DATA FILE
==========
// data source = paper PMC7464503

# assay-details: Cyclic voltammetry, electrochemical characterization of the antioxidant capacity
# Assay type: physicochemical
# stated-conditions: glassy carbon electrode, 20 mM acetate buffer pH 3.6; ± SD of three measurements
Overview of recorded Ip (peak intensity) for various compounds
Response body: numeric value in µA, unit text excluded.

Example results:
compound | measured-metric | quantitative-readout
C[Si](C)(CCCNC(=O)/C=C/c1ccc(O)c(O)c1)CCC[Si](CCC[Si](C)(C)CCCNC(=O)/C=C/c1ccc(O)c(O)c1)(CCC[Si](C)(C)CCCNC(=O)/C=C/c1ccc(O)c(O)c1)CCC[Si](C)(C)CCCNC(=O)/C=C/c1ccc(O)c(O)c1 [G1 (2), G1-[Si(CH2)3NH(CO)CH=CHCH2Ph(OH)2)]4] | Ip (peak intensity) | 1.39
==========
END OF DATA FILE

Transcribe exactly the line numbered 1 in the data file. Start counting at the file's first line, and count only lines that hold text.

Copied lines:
// data source = paper PMC7464503